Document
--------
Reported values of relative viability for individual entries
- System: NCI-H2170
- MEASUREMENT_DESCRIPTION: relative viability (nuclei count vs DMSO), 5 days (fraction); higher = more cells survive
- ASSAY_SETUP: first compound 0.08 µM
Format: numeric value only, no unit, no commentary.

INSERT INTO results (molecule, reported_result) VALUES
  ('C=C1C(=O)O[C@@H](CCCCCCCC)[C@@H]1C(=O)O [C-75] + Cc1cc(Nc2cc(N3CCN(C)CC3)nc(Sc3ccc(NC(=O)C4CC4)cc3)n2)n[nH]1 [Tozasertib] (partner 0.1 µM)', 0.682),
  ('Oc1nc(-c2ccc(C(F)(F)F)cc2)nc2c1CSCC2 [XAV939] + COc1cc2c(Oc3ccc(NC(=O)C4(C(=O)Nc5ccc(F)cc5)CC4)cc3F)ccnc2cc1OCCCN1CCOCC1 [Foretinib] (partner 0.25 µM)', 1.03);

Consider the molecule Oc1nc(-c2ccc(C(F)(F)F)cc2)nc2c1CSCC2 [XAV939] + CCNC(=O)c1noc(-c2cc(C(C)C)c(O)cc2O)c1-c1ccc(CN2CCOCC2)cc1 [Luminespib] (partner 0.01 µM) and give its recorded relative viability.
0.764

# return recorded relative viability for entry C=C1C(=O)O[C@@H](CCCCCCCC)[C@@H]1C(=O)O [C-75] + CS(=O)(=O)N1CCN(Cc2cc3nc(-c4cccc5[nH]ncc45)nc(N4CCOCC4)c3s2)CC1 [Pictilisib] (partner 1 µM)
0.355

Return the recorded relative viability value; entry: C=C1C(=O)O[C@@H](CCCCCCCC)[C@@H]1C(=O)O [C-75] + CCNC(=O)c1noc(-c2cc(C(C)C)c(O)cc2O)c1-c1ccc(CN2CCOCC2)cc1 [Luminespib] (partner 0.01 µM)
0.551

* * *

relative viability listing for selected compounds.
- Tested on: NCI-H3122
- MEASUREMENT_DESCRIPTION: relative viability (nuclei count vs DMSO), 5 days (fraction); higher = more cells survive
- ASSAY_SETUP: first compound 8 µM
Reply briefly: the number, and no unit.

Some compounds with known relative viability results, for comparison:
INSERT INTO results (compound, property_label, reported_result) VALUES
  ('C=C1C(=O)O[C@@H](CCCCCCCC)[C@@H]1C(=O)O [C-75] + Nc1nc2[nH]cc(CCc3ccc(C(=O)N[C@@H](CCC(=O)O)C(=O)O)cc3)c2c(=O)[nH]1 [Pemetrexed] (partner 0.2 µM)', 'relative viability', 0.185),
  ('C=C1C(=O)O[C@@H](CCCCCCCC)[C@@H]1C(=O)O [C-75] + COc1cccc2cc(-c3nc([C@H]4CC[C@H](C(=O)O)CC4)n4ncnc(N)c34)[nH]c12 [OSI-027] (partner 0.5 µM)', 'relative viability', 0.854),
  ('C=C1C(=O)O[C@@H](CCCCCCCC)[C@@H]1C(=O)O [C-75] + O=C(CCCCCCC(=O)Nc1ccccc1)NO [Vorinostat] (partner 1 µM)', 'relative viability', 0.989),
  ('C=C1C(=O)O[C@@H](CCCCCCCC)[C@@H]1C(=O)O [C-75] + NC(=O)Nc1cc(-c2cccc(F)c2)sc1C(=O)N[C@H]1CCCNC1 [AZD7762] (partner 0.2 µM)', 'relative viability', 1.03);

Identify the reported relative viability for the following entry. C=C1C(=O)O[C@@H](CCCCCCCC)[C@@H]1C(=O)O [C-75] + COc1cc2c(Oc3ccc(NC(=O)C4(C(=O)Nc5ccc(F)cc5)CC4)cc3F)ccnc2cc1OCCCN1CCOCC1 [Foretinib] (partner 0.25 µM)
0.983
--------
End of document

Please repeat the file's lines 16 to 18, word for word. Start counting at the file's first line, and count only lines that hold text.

relative viability listing for selected compounds.
- Tested on: NCI-H3122
- MEASUREMENT_DESCRIPTION: relative viability (nuclei count vs DMSO), 5 days (fraction); higher = more cells survive